A Feasibility Study Checklist for Your Hospital – what you need to know

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A feasibility study checklist for your hospital, how do you create one?  A feasibility study, or feasibility analysis, is a way to determine if a project plan could work for your hospital. A feasibility study checklist can answer all these questions and more:

  • Is the plan practical?
  • Can you proceed with the plan given your current hospital staff and technology?
  • Are the required tools and resources already in place?
  • Is the project plan financially worth pursuing?
  • What are the risks associated with the project plan?
  • Are there legal requirements that need to be met?

Once you have presented your draft project plan to the project manager, before any study-related procedures are carried out, you must assess the feasibility of the project. This is often done simultaneously with a project risk assessment. Unless you have run a similar plan in the past or you already know the project plan is executable and the project viable, you should use a feasibility study checklist.

The feasibility study checklist narrows down choices in plans to pursue at your hospital. It outlines the benefits and risks of the plan and is used for larger, complex project plans that could have long-term impacts on your hospital. This feasibility study checklist is a tool to determine whether to move forward with a project plan. When Project Management is presented with the completed feasibility study checklist, it will be able to make an educated decision on whether to proceed.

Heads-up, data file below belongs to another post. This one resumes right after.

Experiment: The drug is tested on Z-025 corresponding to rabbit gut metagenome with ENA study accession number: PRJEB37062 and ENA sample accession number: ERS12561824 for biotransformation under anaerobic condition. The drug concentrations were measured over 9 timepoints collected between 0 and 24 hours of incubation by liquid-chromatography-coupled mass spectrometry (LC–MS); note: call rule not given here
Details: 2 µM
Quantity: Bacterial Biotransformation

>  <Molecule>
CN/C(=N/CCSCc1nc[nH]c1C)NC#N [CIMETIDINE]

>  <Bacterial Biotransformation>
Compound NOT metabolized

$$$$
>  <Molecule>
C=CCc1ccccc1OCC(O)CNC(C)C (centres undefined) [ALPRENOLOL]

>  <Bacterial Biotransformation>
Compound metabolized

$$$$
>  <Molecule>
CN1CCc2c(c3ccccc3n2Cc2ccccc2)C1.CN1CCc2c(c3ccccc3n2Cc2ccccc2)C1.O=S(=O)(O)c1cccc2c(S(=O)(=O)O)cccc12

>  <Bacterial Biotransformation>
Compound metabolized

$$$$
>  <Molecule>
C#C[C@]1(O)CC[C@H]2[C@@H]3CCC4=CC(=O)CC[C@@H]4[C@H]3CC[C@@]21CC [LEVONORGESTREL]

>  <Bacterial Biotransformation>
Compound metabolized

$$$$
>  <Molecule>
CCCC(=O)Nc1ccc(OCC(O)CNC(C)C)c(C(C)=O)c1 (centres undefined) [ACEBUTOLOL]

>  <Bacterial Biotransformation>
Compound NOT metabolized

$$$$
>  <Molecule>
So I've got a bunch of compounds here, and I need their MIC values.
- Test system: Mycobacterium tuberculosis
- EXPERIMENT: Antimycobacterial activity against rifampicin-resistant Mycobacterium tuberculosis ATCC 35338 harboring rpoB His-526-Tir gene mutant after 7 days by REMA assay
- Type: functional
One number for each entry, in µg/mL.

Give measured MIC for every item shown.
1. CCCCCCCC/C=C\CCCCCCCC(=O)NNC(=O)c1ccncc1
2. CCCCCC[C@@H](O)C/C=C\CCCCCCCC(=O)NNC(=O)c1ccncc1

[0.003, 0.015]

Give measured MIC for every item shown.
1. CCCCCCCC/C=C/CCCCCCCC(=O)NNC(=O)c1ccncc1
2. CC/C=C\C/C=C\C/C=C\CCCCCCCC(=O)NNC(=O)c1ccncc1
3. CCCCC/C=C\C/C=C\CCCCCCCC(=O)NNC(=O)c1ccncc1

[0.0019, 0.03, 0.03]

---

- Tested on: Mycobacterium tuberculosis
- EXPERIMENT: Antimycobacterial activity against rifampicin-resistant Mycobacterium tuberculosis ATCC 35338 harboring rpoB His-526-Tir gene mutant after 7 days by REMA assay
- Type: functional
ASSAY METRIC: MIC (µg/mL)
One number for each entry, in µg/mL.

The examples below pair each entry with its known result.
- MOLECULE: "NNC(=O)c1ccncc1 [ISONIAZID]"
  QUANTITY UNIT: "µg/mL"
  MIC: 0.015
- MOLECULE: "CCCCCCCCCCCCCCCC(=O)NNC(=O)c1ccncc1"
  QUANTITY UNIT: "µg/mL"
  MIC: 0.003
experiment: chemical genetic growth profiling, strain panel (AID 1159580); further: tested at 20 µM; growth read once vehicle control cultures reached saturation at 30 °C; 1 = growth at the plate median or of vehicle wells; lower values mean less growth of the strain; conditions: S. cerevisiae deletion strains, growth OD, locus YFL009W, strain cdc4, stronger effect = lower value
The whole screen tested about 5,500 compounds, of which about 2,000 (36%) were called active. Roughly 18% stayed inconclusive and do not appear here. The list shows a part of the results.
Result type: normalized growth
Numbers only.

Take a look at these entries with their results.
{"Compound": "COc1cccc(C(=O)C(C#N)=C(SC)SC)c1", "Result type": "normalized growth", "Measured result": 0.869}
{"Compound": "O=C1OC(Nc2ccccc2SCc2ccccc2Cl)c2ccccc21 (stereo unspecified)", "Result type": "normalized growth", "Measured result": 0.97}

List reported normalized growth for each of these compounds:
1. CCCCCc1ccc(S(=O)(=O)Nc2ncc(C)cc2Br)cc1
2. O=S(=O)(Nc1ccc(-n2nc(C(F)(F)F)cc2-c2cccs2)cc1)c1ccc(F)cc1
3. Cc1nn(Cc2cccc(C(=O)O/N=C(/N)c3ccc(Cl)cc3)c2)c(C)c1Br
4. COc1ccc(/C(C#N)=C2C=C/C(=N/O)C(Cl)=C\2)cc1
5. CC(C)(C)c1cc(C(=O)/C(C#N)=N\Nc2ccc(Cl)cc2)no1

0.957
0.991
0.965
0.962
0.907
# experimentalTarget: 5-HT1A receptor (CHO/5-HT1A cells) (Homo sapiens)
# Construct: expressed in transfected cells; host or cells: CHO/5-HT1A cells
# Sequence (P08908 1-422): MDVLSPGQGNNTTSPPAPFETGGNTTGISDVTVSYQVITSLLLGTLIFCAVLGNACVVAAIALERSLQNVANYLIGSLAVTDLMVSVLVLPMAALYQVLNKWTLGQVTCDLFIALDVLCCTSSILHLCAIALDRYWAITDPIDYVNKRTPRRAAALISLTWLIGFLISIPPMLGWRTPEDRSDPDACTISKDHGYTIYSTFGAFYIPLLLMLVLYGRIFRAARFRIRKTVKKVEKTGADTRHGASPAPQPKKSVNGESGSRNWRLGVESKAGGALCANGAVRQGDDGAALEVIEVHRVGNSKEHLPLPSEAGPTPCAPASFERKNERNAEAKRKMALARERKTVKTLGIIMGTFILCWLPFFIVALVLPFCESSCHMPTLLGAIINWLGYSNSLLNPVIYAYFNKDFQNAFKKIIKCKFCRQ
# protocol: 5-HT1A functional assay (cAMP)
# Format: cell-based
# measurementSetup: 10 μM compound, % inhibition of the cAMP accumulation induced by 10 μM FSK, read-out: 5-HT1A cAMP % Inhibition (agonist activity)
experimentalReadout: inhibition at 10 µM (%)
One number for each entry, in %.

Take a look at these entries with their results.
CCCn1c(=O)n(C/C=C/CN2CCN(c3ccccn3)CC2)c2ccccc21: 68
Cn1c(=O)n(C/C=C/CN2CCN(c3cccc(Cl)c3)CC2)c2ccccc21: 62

An important note to remember: A feasibility study checklist does not replace the initial pitch for the plan for your hospital. The initial pitch is used to decide if the project plan aligns with the goals and objectives of the hospital. You want to make sure the feasibility study is clearly understandable, and that it covers all aspects identified in the checklist.


Sections of a feasibility study checklist

There are four general elements of a meaningful feasibility study checklist: technical, financial, market, and operational feasibility elements. You need to assess each of the four categories in order to gain a full picture of the project plan and its viability. These four categories outline questions that you should answer while creating the feasibility study at your hospital.

Technical feasibility

  • Do you already have the right equipment to carry out the project at your hospital?
    • How long would it take to secure the equipment needed?
    • Are there shortages in equipment or companies that may delay the start of the project plan?
  • Does your staff have the technical knowledge to carry out the project plan?
    • How long would it take to train them?
    • Who would be able to train your staff?
  • Can you physically carry out the requirements of the plan?
    • If the plan calls for a larger output than what’s possible or a larger number of enrolled participants, it may not be feasible for your hospital.

Financial feasibility

  • What is the cost/benefit analysis for the plan?
    • Consider the equipment that you need to buy and the training your staff would need.
  • What is the predicted return on investment?
    • Is it worth the effort? Would funds be better invested in other projects?
  • What are the financial risks of the project plan?
    • Are there legal ramifications of the project?
  • What are the economic benefits?
    • What about economic risks?

Market feasibility

  • How will the project plan perform in the market?
  • What are the projected sales?
    • Would it be able to make money for your hospital?
  • Are there competing hospitals in the market?
    • What projects are they taking on?

Operational feasibility

  • Is the staff able to initiate and complete the project?
    • What are staffing-related barriers to completion?
  • What staff do you need for the operation of the project after completion?